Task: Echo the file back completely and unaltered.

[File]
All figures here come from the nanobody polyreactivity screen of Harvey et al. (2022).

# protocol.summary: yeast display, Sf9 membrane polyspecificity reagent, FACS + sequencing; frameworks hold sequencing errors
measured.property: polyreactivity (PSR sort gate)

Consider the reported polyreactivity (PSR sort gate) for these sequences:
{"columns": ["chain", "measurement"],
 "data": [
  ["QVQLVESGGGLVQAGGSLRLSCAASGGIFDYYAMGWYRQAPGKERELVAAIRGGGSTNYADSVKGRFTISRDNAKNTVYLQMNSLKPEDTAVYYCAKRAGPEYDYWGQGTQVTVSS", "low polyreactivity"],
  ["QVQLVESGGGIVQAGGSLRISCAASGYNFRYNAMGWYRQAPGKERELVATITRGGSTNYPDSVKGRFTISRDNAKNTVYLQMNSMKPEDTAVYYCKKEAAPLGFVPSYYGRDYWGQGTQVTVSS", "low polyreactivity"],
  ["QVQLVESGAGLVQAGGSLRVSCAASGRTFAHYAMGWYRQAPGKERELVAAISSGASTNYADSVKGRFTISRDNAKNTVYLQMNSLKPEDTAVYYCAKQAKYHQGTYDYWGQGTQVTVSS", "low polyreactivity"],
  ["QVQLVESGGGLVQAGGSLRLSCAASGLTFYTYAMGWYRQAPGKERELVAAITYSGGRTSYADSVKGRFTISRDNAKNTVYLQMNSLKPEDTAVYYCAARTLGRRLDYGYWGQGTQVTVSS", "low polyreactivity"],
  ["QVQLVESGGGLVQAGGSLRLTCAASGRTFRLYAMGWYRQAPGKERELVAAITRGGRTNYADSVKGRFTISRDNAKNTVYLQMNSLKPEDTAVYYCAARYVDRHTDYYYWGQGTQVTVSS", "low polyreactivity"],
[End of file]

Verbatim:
All figures here come from the nanobody polyreactivity screen of Harvey et al. (2022).

# protocol.summary: yeast display, Sf9 membrane polyspecificity reagent, FACS + sequencing; frameworks hold sequencing errors
measured.property: polyreactivity (PSR sort gate)

Consider the reported polyreactivity (PSR sort gate) for these sequences:
{"columns": ["chain", "measurement"],
 "data": [
  ["QVQLVESGGGLVQAGGSLRLSCAASGGIFDYYAMGWYRQAPGKERELVAAIRGGGSTNYADSVKGRFTISRDNAKNTVYLQMNSLKPEDTAVYYCAKRAGPEYDYWGQGTQVTVSS", "low polyreactivity"],
  ["QVQLVESGGGIVQAGGSLRISCAASGYNFRYNAMGWYRQAPGKERELVATITRGGSTNYPDSVKGRFTISRDNAKNTVYLQMNSMKPEDTAVYYCKKEAAPLGFVPSYYGRDYWGQGTQVTVSS", "low polyreactivity"],
  ["QVQLVESGAGLVQAGGSLRVSCAASGRTFAHYAMGWYRQAPGKERELVAAISSGASTNYADSVKGRFTISRDNAKNTVYLQMNSLKPEDTAVYYCAKQAKYHQGTYDYWGQGTQVTVSS", "low polyreactivity"],
  ["QVQLVESGGGLVQAGGSLRLSCAASGLTFYTYAMGWYRQAPGKERELVAAITYSGGRTSYADSVKGRFTISRDNAKNTVYLQMNSLKPEDTAVYYCAARTLGRRLDYGYWGQGTQVTVSS", "low polyreactivity"],
  ["QVQLVESGGGLVQAGGSLRLTCAASGRTFRLYAMGWYRQAPGKERELVAAITRGGRTNYADSVKGRFTISRDNAKNTVYLQMNSLKPEDTAVYYCAARYVDRHTDYYYWGQGTQVTVSS", "low polyreactivity"],